This was one of the audio books I picked up for $1 at a garage sale recently. I got 3 chapters into it before deciding to make it mandatory reading for my International Economics class this fall.
The Travels of a T-Shirt in the Global Economy by Pietra Rivoli.
Rivoli is an economist at Georgetown Univ. who decided to take up a sweatshop protester's challenge and find out where her t-shirt was made. What follows is a journey through the supply chain and an in-depth look at the complicated rules and regulations on trade.
It's a great historical look at how the U.S. has developed its production, labor standards, and comparative advantages. How America's domination of the cotton market is partly through creative ingenuity and a free enterprise system and partly (though currently probably mostly) through government subsidies and price support programs.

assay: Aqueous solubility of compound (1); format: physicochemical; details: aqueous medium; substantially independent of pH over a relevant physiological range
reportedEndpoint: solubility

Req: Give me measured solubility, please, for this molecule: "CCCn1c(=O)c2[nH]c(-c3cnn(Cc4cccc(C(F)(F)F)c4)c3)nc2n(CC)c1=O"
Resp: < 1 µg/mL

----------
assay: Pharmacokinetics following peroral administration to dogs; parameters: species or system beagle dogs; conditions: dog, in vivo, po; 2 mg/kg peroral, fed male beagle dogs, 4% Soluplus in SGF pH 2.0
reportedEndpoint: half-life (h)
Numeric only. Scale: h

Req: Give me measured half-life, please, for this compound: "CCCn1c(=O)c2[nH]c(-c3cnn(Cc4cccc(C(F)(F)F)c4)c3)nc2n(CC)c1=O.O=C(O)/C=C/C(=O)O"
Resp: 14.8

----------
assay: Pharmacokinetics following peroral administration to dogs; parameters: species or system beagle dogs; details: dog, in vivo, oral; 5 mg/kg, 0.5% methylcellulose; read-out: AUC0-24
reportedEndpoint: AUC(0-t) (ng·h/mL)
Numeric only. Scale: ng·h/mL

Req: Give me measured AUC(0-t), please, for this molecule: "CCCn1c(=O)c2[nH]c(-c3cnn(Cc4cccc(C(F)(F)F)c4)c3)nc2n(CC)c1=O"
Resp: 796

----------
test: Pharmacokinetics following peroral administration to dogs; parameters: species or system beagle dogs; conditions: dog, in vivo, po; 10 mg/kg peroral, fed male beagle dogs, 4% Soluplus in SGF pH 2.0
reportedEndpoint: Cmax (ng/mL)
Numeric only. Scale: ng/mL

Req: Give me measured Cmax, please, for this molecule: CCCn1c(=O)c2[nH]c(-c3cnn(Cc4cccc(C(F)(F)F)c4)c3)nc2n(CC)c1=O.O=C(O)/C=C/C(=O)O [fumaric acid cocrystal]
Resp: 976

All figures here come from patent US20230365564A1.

While China and other countries are using their competitive advantage in labor to dominate the market, but how that comparative advantage is slipping away as their economy grows and they begin making more complicated products.
Rivoli also does a great job of showing how free trade agreements such as NAFTA have so many complicated rules for countries that they often don't free up trade much.
Among other things.
I give the book 4 stars out of 5. A must-read for anyone interested in sweatshops, trade, globalization, or economics in practice.